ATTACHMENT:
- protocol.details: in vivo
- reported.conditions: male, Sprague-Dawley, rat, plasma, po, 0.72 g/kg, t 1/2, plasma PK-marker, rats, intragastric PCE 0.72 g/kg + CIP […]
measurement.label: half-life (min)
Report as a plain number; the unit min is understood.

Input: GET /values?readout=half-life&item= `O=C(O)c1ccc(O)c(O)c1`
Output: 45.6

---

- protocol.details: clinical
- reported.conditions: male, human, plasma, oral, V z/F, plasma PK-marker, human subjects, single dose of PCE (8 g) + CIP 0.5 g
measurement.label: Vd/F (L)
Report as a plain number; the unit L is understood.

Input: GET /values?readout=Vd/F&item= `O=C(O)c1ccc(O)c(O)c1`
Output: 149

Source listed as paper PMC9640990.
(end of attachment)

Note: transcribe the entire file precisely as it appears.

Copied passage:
- protocol.details: in vivo
- reported.conditions: male, Sprague-Dawley, rat, plasma, po, 0.72 g/kg, t 1/2, plasma PK-marker, rats, intragastric PCE 0.72 g/kg + CIP […]
measurement.label: half-life (min)
Report as a plain number; the unit min is understood.

Input: GET /values?readout=half-life&item= `O=C(O)c1ccc(O)c(O)c1`
Output: 45.6

---

- protocol.details: clinical
- reported.conditions: male, human, plasma, oral, V z/F, plasma PK-marker, human subjects, single dose of PCE (8 g) + CIP 0.5 g
measurement.label: Vd/F (L)
Report as a plain number; the unit L is understood.

Input: GET /values?readout=Vd/F&item= `O=C(O)c1ccc(O)c(O)c1`
Output: 149

Source listed as paper PMC9640990.